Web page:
Teaching methods prove beneficial


Mathematics teacher Amanda Dablemont assists junior Tim Stewart on a worksheet. She works with him one-on-one to solve a problem. Photo by Luke Wyrick

Luke Wyrick

Mathematics teacher Amanda Dablemont assists junior Tim Stewart on a worksheet. She works with him one-on-one to solve a problem. Photo by Luke Wyrick
Mathematics teacher Amanda Dablemont assists junior Tim Stewart on a worksheet. She works with him one-on-one to solve a problem. Photo by Luke Wyrick
While students sit in class and tirelessly listen to their instructors lecture and scribble down notes, this manner of  teaching is only one of many that exist in the teaching world. The thought of how a teacher may direct learning may not mean too much to students presently, but is one of the first stepping stones that lead to future communication skills and future professions. According to US History teacher David Egan, the role his teachers played throughout his high school career had benefits and drawbacks.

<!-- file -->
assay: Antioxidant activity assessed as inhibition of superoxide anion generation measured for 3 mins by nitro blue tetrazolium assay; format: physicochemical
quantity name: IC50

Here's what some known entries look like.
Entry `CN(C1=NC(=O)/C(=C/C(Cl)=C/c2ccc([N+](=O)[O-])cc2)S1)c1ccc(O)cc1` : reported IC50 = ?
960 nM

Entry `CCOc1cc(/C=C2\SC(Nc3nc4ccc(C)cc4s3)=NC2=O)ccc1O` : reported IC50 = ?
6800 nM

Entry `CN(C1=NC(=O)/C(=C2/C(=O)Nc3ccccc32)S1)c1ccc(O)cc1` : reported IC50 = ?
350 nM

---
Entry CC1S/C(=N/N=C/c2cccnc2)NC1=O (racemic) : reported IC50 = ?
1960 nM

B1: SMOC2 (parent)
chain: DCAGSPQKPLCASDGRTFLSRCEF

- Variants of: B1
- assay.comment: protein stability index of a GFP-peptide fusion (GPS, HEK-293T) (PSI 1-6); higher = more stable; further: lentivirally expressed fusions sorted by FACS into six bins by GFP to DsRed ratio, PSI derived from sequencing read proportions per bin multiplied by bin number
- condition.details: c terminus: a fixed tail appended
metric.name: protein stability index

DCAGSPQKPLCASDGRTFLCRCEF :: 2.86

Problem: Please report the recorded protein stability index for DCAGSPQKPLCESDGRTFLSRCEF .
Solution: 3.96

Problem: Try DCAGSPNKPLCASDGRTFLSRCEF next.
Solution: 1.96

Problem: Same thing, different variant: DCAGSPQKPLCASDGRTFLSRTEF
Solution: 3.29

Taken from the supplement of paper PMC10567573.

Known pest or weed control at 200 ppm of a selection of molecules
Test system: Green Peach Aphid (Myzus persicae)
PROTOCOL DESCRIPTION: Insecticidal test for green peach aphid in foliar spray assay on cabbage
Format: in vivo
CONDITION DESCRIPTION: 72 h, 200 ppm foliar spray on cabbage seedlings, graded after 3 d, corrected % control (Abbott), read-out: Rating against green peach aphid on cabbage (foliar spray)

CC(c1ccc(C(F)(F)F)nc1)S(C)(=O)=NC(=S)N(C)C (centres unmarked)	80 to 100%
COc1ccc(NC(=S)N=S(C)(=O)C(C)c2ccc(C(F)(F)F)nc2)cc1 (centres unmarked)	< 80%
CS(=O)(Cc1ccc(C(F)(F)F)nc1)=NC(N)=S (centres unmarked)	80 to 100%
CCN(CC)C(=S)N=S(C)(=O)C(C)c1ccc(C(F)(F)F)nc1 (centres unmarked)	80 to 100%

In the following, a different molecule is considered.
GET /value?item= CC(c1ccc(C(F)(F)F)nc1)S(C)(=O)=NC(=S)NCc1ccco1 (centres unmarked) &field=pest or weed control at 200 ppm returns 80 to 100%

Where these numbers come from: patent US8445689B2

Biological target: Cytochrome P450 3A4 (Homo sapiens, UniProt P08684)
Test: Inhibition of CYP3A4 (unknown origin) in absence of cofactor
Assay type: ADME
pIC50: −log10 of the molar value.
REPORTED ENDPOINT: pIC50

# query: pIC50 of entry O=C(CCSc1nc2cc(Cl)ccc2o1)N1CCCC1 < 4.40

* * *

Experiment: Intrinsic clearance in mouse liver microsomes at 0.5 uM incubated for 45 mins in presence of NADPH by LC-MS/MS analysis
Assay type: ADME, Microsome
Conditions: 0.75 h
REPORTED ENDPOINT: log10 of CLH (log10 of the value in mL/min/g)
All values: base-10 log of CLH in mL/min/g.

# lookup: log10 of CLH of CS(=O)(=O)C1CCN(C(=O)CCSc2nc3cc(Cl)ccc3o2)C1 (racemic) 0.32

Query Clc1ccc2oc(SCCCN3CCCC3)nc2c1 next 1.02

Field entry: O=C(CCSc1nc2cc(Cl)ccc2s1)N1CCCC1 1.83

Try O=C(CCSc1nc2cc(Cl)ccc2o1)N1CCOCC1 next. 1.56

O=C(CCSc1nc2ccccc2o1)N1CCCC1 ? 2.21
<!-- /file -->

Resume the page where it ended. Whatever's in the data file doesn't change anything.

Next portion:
“Many of my teachers, or at least in social studies, it was just a job where we would just sit and read the textbook,” Egan said. “And just answer the questions out of the back. It didn’t force me to think or really challenge me.”
As an avid basketball player in high school, Egan professed that academics weren’t as important to him in high school because of his other priorities. The simple procedures that a few of his teachers allowed him to do in the classroom such as busy work and no actual instruction, he preferred this over the more complicated angles of teaching some of his other teachers provided for him.